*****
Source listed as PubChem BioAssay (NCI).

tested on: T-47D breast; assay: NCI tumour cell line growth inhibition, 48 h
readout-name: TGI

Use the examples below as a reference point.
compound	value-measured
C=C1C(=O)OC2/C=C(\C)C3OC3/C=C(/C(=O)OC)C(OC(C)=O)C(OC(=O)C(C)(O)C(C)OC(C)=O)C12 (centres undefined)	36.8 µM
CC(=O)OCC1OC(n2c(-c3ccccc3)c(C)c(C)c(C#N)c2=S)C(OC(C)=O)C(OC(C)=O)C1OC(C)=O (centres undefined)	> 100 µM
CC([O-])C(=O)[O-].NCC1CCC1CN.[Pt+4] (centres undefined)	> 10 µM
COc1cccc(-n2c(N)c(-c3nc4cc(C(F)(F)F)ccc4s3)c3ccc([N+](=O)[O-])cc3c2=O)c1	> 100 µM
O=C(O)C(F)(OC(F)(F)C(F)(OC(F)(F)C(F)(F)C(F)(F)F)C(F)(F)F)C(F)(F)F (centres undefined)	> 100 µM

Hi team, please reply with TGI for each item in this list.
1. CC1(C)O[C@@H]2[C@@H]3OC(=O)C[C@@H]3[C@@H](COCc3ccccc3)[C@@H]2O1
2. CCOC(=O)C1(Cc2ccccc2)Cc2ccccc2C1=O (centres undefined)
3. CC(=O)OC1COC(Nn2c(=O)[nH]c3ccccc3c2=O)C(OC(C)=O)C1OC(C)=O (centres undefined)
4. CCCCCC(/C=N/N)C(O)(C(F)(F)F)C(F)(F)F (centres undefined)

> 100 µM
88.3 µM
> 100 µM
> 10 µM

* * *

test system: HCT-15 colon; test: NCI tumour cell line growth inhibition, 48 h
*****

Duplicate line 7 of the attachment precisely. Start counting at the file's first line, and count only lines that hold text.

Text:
CC(=O)OCC1OC(n2c(-c3ccccc3)c(C)c(C)c(C#N)c2=S)C(OC(C)=O)C(OC(C)=O)C1OC(C)=O (centres undefined)	> 100 µM